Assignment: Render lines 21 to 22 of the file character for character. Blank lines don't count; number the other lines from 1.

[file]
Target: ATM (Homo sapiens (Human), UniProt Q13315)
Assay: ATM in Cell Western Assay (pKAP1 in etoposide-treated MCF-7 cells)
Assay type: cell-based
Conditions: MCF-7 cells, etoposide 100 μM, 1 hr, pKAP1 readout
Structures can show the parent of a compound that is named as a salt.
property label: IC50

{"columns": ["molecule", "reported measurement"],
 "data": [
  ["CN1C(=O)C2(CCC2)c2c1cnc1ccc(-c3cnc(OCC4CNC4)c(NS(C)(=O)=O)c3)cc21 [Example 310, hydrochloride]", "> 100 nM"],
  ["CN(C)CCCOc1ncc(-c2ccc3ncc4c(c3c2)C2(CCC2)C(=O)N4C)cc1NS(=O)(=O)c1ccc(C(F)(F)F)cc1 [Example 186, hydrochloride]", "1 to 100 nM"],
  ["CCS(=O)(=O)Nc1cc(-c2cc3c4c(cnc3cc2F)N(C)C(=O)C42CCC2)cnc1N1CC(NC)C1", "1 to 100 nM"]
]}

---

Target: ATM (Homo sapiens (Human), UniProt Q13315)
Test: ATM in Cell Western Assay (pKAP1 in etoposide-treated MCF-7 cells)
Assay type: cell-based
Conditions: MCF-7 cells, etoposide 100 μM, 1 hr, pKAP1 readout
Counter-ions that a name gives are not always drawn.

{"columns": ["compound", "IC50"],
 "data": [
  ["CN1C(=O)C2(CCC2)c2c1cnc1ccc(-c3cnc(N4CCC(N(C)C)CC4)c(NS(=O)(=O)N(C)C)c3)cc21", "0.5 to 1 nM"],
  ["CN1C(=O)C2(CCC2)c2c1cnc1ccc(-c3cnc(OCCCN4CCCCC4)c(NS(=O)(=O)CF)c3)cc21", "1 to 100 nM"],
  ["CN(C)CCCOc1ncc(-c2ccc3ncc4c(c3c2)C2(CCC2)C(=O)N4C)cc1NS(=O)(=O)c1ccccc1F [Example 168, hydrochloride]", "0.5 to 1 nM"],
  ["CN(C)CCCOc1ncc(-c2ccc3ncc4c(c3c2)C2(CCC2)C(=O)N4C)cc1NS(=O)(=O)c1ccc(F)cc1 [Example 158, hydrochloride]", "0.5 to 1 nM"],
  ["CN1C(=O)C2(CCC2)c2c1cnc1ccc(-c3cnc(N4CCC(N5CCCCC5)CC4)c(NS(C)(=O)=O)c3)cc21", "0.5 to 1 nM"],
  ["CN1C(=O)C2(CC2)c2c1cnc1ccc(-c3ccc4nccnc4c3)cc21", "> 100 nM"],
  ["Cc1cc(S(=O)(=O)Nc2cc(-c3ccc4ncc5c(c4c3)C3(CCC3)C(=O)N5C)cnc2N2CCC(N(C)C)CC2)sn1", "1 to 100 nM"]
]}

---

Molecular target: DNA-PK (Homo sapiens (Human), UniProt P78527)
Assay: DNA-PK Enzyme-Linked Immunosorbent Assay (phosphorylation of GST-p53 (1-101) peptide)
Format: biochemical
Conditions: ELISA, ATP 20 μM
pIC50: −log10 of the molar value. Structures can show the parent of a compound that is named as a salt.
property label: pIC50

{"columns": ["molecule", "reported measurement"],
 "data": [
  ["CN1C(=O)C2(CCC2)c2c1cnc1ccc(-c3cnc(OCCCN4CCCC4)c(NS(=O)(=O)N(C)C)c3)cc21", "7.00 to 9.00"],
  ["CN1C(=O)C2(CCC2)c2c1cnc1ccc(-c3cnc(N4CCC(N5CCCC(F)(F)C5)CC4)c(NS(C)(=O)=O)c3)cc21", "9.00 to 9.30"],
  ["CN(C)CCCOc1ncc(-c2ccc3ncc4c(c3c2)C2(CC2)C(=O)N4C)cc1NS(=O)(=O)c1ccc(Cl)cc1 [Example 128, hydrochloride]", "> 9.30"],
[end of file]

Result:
  ["CN1C(=O)C2(CCC2)c2c1cnc1ccc(-c3cnc(N4CCC(N(C)C)CC4)c(NS(=O)(=O)N(C)C)c3)cc21", "0.5 to 1 nM"],
  ["CN1C(=O)C2(CCC2)c2c1cnc1ccc(-c3cnc(OCCCN4CCCCC4)c(NS(=O)(=O)CF)c3)cc21", "1 to 100 nM"],